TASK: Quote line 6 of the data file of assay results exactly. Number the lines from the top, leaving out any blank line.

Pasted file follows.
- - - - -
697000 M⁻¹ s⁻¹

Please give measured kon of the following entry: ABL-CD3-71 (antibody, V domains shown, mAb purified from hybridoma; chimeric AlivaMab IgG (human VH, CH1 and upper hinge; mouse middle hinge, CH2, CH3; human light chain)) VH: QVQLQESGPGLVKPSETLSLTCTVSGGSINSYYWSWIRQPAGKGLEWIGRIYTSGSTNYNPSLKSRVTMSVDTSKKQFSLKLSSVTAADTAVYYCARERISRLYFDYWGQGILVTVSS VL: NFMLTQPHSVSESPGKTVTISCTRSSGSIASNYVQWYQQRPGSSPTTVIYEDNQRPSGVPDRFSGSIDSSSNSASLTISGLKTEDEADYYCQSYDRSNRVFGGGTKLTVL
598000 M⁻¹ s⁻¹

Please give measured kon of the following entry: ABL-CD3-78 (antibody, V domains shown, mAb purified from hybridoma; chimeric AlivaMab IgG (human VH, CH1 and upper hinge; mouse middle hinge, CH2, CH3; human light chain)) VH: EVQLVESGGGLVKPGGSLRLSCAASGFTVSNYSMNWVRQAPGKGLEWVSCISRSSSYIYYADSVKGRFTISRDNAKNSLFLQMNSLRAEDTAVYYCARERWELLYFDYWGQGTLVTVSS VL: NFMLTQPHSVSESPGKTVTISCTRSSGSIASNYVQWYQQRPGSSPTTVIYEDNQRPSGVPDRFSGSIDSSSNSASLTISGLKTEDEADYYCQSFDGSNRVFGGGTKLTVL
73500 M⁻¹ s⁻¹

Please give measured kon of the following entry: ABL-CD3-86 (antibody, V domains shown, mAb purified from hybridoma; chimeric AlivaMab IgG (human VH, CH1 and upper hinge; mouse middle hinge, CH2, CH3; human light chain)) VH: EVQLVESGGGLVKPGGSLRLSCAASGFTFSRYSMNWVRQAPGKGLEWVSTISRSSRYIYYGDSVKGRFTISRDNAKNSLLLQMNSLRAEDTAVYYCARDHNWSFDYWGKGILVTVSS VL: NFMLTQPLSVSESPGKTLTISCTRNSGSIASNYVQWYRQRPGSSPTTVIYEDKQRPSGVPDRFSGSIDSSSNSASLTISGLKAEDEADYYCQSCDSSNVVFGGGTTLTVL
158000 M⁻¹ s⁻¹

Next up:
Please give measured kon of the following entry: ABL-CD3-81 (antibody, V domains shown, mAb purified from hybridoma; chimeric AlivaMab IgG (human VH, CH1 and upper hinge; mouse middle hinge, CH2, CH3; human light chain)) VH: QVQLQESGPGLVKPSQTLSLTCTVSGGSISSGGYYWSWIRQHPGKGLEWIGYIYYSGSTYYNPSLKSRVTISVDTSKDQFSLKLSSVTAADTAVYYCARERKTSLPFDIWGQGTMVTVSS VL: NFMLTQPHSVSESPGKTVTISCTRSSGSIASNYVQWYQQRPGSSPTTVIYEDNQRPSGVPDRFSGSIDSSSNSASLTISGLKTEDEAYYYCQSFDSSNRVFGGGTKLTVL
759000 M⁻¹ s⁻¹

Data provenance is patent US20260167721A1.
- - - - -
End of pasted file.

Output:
Please give measured kon of the following entry: ABL-CD3-86 (antibody, V domains shown, mAb purified from hybridoma; chimeric AlivaMab IgG (human VH, CH1 and upper hinge; mouse middle hinge, CH2, CH3; human light chain)) VH: EVQLVESGGGLVKPGGSLRLSCAASGFTFSRYSMNWVRQAPGKGLEWVSTISRSSRYIYYGDSVKGRFTISRDNAKNSLLLQMNSLRAEDTAVYYCARDHNWSFDYWGKGILVTVSS VL: NFMLTQPLSVSESPGKTLTISCTRNSGSIASNYVQWYRQRPGSSPTTVIYEDKQRPSGVPDRFSGSIDSSSNSASLTISGLKAEDEADYYCQSCDSSNVVFGGGTTLTVL